British digital banking giant, Chase UK, has revealed its plans to ban every crypto-linked transaction for customers in the United Kingdom.
According to an email to customers on Tuesday, starting October 16, Chase will decline crypto-related payments made by customers either via their debit card or outgoing bank transfers.
Clamp Down on Rising Crypto-Related Fraud
The bank explained that the latest move is part of its broader efforts to clamp down on the increasing risk of fraudulent schemes that leverage the pseudonymous nature of cryptocurrencies to steal large sums of money from people.
Chase pointed out that its decision to ban crypto-related payments on its platform underscores its commitment to keep customers' funds safe.
A spokesperson for the bank said, "We’re committed to helping keep our customers’ money safe and secure. We’ve seen an increase in the number of crypto scams targeting U.K. consumers, so we have taken the decision to prevent the purchase of crypto assets on a Chase debit card or by transferring money to a crypto site from a Chase account."
Launched in 2021, Chase is a UK subsidiary of the banking behemoth and wealth manager, JP Morgan Chase. The bank has attracted more than 1.6 million users since its launch with its mobile app-based service, predominantly younger and wealthy individuals.
A recent survey by YouGov revealed that a significant amount of Chase's customers are more skeptical of cryptocurrencies while only 18% admit to believing in the potential of digital currencies.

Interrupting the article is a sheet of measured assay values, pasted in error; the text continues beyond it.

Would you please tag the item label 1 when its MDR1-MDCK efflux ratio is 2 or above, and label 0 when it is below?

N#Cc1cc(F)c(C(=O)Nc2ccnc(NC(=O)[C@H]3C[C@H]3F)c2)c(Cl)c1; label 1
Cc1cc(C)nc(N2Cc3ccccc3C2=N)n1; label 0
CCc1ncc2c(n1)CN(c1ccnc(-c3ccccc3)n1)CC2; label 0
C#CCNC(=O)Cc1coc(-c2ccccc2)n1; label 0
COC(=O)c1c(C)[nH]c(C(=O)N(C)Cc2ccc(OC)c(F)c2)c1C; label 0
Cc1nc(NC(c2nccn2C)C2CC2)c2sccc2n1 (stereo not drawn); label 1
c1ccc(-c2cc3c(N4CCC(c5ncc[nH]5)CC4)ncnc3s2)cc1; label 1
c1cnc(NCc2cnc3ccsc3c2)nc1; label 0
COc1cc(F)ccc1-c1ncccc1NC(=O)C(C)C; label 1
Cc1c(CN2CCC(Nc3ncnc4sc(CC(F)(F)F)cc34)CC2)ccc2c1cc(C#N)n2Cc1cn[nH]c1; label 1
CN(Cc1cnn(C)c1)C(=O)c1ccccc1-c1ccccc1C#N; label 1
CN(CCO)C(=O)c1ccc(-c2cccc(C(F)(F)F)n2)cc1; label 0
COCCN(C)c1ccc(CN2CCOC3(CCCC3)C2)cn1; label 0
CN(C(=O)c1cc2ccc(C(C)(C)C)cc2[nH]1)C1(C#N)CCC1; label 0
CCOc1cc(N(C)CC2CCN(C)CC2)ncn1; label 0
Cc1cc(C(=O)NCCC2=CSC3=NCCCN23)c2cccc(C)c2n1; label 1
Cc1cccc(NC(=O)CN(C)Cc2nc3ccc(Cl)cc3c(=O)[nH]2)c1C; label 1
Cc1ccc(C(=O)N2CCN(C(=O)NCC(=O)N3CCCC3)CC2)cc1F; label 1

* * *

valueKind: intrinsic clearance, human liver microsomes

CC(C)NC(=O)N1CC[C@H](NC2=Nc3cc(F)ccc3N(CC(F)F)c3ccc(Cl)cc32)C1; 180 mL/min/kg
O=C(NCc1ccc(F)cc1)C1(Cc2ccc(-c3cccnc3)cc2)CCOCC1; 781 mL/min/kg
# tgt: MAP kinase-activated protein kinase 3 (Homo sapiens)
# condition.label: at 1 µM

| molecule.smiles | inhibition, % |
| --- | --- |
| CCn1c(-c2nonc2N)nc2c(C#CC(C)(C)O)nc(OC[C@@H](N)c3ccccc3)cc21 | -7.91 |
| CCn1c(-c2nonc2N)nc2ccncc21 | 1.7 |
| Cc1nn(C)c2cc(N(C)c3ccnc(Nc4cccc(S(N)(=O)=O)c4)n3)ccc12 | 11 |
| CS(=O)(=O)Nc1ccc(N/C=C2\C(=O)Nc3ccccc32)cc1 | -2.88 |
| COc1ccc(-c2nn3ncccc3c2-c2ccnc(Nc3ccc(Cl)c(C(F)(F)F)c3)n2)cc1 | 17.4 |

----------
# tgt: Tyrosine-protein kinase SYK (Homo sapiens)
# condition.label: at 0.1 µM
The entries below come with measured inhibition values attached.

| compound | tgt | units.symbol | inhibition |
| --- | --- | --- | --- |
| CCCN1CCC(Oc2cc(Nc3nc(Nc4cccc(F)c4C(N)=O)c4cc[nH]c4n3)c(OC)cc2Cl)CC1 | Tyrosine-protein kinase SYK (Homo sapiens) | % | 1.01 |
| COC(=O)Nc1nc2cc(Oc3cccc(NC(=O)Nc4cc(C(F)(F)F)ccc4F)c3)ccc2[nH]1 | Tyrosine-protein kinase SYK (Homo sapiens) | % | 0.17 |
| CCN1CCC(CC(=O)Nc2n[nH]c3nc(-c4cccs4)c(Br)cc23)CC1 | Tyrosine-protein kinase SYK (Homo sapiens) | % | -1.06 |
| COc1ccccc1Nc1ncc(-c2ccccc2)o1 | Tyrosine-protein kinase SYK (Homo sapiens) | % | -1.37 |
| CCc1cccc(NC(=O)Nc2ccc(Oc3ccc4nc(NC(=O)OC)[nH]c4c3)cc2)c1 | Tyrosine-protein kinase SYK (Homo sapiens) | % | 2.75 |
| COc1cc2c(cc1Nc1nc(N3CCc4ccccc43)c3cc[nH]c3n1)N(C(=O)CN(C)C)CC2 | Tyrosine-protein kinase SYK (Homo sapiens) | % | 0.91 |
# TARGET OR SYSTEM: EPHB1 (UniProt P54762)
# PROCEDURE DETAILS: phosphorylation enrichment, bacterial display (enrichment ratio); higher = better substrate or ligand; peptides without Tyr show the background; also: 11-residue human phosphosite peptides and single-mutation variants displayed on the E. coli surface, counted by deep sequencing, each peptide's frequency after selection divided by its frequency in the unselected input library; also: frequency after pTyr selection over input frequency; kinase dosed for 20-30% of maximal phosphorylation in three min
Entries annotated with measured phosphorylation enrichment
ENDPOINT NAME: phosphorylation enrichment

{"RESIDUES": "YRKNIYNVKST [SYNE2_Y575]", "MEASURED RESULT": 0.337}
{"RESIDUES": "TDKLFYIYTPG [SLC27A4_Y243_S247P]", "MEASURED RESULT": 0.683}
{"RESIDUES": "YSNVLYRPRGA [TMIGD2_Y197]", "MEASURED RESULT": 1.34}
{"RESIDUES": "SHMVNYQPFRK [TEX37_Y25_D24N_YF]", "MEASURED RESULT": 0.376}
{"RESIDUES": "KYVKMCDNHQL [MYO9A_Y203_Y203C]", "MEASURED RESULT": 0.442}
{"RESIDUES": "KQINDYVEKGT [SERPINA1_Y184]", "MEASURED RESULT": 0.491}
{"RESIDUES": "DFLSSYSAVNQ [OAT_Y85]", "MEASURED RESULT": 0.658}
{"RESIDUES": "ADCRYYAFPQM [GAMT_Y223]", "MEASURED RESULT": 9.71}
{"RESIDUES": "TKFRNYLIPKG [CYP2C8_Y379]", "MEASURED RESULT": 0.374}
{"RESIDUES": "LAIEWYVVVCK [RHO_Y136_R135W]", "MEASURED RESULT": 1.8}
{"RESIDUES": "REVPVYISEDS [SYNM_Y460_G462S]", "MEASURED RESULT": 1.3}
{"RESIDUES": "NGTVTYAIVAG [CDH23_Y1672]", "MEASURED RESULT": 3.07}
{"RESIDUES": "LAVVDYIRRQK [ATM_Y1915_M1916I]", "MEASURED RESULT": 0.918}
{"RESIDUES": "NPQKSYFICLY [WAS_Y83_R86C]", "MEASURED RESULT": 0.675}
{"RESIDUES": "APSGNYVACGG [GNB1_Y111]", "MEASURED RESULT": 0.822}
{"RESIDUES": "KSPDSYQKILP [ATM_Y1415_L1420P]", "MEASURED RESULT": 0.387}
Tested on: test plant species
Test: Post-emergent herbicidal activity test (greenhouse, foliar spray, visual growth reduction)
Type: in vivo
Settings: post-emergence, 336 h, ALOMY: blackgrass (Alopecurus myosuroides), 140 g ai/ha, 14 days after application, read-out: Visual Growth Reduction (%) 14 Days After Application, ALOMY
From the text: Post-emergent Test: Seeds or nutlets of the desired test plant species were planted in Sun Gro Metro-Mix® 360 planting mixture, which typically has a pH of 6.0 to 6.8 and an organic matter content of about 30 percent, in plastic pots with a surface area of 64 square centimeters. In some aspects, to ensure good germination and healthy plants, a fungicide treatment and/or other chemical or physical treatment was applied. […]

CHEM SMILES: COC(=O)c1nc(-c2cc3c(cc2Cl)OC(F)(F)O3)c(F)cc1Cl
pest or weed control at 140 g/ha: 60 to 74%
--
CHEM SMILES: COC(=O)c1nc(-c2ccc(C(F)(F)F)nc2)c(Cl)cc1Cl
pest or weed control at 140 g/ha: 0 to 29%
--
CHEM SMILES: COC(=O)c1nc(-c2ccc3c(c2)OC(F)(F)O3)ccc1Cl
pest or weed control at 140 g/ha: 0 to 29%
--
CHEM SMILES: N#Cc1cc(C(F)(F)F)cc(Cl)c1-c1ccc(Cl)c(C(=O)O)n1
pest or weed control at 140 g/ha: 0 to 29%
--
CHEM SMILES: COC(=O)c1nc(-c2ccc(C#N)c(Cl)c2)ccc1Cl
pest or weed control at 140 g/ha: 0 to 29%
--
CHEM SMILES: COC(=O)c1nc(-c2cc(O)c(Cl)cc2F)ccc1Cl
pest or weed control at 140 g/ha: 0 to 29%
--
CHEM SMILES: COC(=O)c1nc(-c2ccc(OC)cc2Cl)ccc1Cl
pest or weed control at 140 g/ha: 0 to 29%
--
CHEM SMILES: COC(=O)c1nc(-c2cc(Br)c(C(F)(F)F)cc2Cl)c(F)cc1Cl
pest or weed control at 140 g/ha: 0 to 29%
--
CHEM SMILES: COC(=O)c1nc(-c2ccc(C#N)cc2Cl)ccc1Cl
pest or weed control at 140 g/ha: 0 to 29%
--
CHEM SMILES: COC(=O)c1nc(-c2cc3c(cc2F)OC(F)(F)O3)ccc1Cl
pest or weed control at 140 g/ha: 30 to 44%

The bank further warned its customers that they risk losing all their money if a crypto transaction is fraudulent, a warning that has been repeated by the UK's Financial Conduct Authority (FCA) multiple times.
The email reads, "If you’d still like to invest in crypto assets, you can try using a different bank or provider instead – but please be cautious, as you may not be able to get the money back if the payment ends up being related to fraud or a scam.
Not the First Time
Chase has now become the latest UK bank to restrict customers' assets to cryptocurrencies, especially as the regulatory landscape in the country remains murky while criminals leverage digital assets to carry out their fraudulent schemes.
Earlier in March, one of the UK's largest cooperative banks, Nationwide, imposed daily and monthly limits on the amount customers can send to crypto exchanges. HSBC, Barclays, and Natwest also took the same action in an effort to protect customers from falling victim to these crypto-related scams.